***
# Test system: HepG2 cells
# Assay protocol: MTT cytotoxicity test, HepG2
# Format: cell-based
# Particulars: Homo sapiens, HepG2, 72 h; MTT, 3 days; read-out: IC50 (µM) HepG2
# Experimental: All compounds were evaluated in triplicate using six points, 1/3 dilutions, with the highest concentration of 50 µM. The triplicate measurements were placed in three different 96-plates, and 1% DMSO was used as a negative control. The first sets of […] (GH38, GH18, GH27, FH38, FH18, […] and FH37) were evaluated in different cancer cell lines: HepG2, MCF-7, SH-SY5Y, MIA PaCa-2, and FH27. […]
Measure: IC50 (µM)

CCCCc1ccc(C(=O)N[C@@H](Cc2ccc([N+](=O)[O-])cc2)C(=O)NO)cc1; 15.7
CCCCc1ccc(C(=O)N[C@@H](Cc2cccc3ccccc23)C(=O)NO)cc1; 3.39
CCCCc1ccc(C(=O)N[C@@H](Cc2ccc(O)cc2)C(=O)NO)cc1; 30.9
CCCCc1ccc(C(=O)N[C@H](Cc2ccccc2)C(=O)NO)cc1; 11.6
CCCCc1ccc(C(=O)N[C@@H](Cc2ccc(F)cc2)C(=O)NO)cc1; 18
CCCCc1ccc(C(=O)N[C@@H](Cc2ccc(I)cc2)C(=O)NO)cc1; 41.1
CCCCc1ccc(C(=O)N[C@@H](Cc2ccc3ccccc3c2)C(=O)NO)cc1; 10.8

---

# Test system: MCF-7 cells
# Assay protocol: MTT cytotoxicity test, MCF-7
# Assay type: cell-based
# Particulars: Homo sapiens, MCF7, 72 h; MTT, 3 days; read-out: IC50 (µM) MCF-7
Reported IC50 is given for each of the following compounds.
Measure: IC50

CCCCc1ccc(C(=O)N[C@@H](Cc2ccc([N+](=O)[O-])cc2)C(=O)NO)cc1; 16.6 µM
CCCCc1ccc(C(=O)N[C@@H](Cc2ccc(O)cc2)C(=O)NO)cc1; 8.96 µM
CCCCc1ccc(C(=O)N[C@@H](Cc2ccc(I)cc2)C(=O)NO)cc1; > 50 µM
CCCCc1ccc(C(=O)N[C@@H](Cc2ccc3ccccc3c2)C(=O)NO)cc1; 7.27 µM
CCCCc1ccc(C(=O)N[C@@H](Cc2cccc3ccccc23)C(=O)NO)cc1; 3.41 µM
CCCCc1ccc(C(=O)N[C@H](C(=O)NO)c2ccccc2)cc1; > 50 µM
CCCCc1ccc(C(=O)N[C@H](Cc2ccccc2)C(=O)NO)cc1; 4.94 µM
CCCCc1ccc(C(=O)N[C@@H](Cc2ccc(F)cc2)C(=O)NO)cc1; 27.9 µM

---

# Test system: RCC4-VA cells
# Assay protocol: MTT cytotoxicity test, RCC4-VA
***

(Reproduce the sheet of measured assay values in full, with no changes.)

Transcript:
# Test system: HepG2 cells
# Assay protocol: MTT cytotoxicity test, HepG2
# Format: cell-based
# Particulars: Homo sapiens, HepG2, 72 h; MTT, 3 days; read-out: IC50 (µM) HepG2
# Experimental: All compounds were evaluated in triplicate using six points, 1/3 dilutions, with the highest concentration of 50 µM. The triplicate measurements were placed in three different 96-plates, and 1% DMSO was used as a negative control. The first sets of […] (GH38, GH18, GH27, FH38, FH18, […] and FH37) were evaluated in different cancer cell lines: HepG2, MCF-7, SH-SY5Y, MIA PaCa-2, and FH27. […]
Measure: IC50 (µM)

CCCCc1ccc(C(=O)N[C@@H](Cc2ccc([N+](=O)[O-])cc2)C(=O)NO)cc1; 15.7
CCCCc1ccc(C(=O)N[C@@H](Cc2cccc3ccccc23)C(=O)NO)cc1; 3.39
CCCCc1ccc(C(=O)N[C@@H](Cc2ccc(O)cc2)C(=O)NO)cc1; 30.9
CCCCc1ccc(C(=O)N[C@H](Cc2ccccc2)C(=O)NO)cc1; 11.6
CCCCc1ccc(C(=O)N[C@@H](Cc2ccc(F)cc2)C(=O)NO)cc1; 18
CCCCc1ccc(C(=O)N[C@@H](Cc2ccc(I)cc2)C(=O)NO)cc1; 41.1
CCCCc1ccc(C(=O)N[C@@H](Cc2ccc3ccccc3c2)C(=O)NO)cc1; 10.8

---

# Test system: MCF-7 cells
# Assay protocol: MTT cytotoxicity test, MCF-7
# Assay type: cell-based
# Particulars: Homo sapiens, MCF7, 72 h; MTT, 3 days; read-out: IC50 (µM) MCF-7
Reported IC50 is given for each of the following compounds.
Measure: IC50

CCCCc1ccc(C(=O)N[C@@H](Cc2ccc([N+](=O)[O-])cc2)C(=O)NO)cc1; 16.6 µM
CCCCc1ccc(C(=O)N[C@@H](Cc2ccc(O)cc2)C(=O)NO)cc1; 8.96 µM
CCCCc1ccc(C(=O)N[C@@H](Cc2ccc(I)cc2)C(=O)NO)cc1; > 50 µM
CCCCc1ccc(C(=O)N[C@@H](Cc2ccc3ccccc3c2)C(=O)NO)cc1; 7.27 µM
CCCCc1ccc(C(=O)N[C@@H](Cc2cccc3ccccc23)C(=O)NO)cc1; 3.41 µM
CCCCc1ccc(C(=O)N[C@H](C(=O)NO)c2ccccc2)cc1; > 50 µM
CCCCc1ccc(C(=O)N[C@H](Cc2ccccc2)C(=O)NO)cc1; 4.94 µM
CCCCc1ccc(C(=O)N[C@@H](Cc2ccc(F)cc2)C(=O)NO)cc1; 27.9 µM

---

# Test system: RCC4-VA cells
# Assay protocol: MTT cytotoxicity test, RCC4-VA